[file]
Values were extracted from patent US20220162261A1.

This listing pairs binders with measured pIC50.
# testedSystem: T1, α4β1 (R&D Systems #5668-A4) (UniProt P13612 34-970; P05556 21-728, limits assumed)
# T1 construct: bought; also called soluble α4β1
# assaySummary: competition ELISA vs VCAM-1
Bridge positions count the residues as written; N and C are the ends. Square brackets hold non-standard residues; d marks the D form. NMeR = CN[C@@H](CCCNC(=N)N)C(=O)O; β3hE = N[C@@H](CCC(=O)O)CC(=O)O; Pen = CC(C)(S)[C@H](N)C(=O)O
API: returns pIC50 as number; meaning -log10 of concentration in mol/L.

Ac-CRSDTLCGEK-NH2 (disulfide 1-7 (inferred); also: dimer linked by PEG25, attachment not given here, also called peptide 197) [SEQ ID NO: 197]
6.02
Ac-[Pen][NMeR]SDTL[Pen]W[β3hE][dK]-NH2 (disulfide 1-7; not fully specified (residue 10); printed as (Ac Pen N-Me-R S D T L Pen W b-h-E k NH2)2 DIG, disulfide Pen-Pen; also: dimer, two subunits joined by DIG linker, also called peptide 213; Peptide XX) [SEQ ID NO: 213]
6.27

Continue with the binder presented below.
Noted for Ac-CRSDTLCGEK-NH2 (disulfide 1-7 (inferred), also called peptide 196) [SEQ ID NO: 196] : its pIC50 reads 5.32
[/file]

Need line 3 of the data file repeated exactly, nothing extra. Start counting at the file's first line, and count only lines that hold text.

# testedSystem: T1, α4β1 (R&D Systems #5668-A4) (UniProt P13612 34-970; P05556 21-728, limits assumed)